I'm sure my English prof would be horrified to learn I've switched my idolation to a grumpy fictionalised freeloading writer who rails against the 12-year olds of the world and never seems to catch a break. He was similarly distressed when I told him I wanted to be just like Hemingway, asking why I couldn't be the normal sort of writer who actually writes instead of boozing away money. The answer: because I am a lazy procrastinator who spends more time talking about writing than actually doing it.

Speaking of which, planning for script frenzy is going well. Sometime last week I sent an anguished e-mail to Sal, trying to figure out why I couldn't write female characters and blurting out other neuroses the poor girl wasn't equipped to assist. After a long session of mind slapping, I got over it and now have pages and pages of actually sentences. *punches air* Awesome!

Every time I try to enter the notes into the script program, I can't be trusted to finish the work. Bloody internets distracting me. Therefore I'm on the lookout for a better writing apparatus than the pen and book I have right now. There's something satisfying about scritching on paper, but I'm running out of pages. Here's what I have right now:

Paperchase is excellent. They're available at Borders stores and otherwise are available through their Amazon UK page. What I like is the texture of the brown, unlined notebook paper as well as the size and the heft of the book. But if I'm going to use paper to create the scenes instead of the computer program, I'm thinking of going bigger. More disposable. Like a regular lined 3-hole notebook. Unsexy, but probably more practical.

Back in the good old days, Sal cut an A4 notebook into thirds for our scribbles. Then we moved to spiral bound notebooks. The paper quality of those suck, though. No matter how careful you were, the ink bled into the page and the lines were plain ugly. Ah, maybe I'm overthinking it too much. But you got to admit... the page of nonsense up there looks important on the good paper. I actually feel like a genuine writer whipping that baby out to jot down something.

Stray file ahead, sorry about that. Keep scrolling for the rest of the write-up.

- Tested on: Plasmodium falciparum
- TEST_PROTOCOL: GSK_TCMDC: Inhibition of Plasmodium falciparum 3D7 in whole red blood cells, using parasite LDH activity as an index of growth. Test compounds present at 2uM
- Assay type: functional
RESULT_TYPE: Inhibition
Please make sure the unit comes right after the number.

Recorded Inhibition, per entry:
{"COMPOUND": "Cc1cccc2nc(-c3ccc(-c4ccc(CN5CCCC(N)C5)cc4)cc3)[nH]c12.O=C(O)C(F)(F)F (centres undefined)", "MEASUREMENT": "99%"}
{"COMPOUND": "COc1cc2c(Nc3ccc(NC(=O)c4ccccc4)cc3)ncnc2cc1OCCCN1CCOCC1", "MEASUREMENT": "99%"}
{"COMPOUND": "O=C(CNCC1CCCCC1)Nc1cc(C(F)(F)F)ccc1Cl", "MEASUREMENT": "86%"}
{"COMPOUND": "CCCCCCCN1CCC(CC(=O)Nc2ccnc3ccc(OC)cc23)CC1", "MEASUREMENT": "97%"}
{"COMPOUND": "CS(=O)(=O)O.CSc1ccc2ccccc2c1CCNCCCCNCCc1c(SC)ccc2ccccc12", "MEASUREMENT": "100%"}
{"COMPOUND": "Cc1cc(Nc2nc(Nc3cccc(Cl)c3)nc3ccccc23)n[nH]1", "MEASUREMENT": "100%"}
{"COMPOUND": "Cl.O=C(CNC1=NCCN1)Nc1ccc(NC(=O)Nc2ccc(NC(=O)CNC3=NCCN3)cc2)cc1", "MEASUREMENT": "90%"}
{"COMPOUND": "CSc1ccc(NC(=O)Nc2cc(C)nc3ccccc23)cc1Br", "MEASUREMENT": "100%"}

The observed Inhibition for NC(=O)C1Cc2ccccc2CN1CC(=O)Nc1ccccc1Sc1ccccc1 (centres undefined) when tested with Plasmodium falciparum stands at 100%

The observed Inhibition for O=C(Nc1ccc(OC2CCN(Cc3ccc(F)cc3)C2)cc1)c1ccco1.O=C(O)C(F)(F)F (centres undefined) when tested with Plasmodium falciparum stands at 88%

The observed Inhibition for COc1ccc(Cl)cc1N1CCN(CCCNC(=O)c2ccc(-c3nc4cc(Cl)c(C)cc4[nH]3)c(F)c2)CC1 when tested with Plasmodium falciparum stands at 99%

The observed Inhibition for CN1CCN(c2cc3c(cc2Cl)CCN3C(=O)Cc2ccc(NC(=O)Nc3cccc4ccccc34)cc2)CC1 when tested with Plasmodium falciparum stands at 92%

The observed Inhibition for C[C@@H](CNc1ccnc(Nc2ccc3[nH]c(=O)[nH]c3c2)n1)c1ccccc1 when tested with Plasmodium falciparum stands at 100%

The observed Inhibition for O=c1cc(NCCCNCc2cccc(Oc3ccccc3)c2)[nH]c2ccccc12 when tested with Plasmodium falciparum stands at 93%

stinglikeabee: classic denny colt  (champ)
Just walked in through the door, still huffing and puffing from the freezing uphill run to the house. Had one heck of a busy day today. I wasn't even thinking of going out  - Hollywood was too far to go for a protest and I really hated the traffic getting there. Then late last night I was browsing [ profile] scans_daily when someone mentioned Newsrama (ie news for comics website) was reporting from Wizard World LA. Wha-? A comics convention in my own city and I didn't know?

Holy crap, thought I, as I scrambled to look up the transit maps and make it to the show. I know. War protest = no. Comics convention = yes.

To be honest, I do want to be involved in the comics industry somehow AND I told Sal I would help her find out ways to break in for internships and such. Plus I thought it might help me be motivated for Script Frenzy, listening to writers and their work. Politics, however, is one of those things I can talk about but am wary of entering. Horrible, yes, and one day I'll explain. But let's glide over that for now.

The very good stuff of Wizard World LA on Saturday )
stinglikeabee: classic denny colt  (script frenzy)